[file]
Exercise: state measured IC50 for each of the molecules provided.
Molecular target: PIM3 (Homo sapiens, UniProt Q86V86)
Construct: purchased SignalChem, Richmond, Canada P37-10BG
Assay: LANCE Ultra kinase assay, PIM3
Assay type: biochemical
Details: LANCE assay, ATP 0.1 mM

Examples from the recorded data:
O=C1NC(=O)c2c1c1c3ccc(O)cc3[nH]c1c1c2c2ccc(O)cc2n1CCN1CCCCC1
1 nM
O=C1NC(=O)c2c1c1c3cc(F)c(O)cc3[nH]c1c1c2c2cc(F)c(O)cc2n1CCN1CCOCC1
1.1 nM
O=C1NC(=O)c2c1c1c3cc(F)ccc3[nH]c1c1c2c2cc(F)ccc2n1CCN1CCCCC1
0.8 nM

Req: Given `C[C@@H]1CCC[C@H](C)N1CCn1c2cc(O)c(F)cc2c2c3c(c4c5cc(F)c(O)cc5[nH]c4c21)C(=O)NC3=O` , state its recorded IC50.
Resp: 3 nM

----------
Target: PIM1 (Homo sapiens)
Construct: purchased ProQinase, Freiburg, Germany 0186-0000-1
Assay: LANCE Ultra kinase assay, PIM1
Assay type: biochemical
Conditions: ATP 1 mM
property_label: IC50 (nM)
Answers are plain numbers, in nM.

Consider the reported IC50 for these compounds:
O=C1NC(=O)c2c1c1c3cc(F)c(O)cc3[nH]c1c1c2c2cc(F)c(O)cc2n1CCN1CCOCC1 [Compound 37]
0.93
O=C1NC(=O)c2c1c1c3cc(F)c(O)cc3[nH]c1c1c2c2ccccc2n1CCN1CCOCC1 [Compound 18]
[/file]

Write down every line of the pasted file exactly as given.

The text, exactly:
Exercise: state measured IC50 for each of the molecules provided.
Molecular target: PIM3 (Homo sapiens, UniProt Q86V86)
Construct: purchased SignalChem, Richmond, Canada P37-10BG
Assay: LANCE Ultra kinase assay, PIM3
Assay type: biochemical
Details: LANCE assay, ATP 0.1 mM

Examples from the recorded data:
O=C1NC(=O)c2c1c1c3ccc(O)cc3[nH]c1c1c2c2ccc(O)cc2n1CCN1CCCCC1
1 nM
O=C1NC(=O)c2c1c1c3cc(F)c(O)cc3[nH]c1c1c2c2cc(F)c(O)cc2n1CCN1CCOCC1
1.1 nM
O=C1NC(=O)c2c1c1c3cc(F)ccc3[nH]c1c1c2c2cc(F)ccc2n1CCN1CCCCC1
0.8 nM

Req: Given `C[C@@H]1CCC[C@H](C)N1CCn1c2cc(O)c(F)cc2c2c3c(c4c5cc(F)c(O)cc5[nH]c4c21)C(=O)NC3=O` , state its recorded IC50.
Resp: 3 nM

----------
Target: PIM1 (Homo sapiens)
Construct: purchased ProQinase, Freiburg, Germany 0186-0000-1
Assay: LANCE Ultra kinase assay, PIM1
Assay type: biochemical
Conditions: ATP 1 mM
property_label: IC50 (nM)
Answers are plain numbers, in nM.

Consider the reported IC50 for these compounds:
O=C1NC(=O)c2c1c1c3cc(F)c(O)cc3[nH]c1c1c2c2cc(F)c(O)cc2n1CCN1CCOCC1 [Compound 37]
0.93
O=C1NC(=O)c2c1c1c3cc(F)c(O)cc3[nH]c1c1c2c2ccccc2n1CCN1CCOCC1 [Compound 18]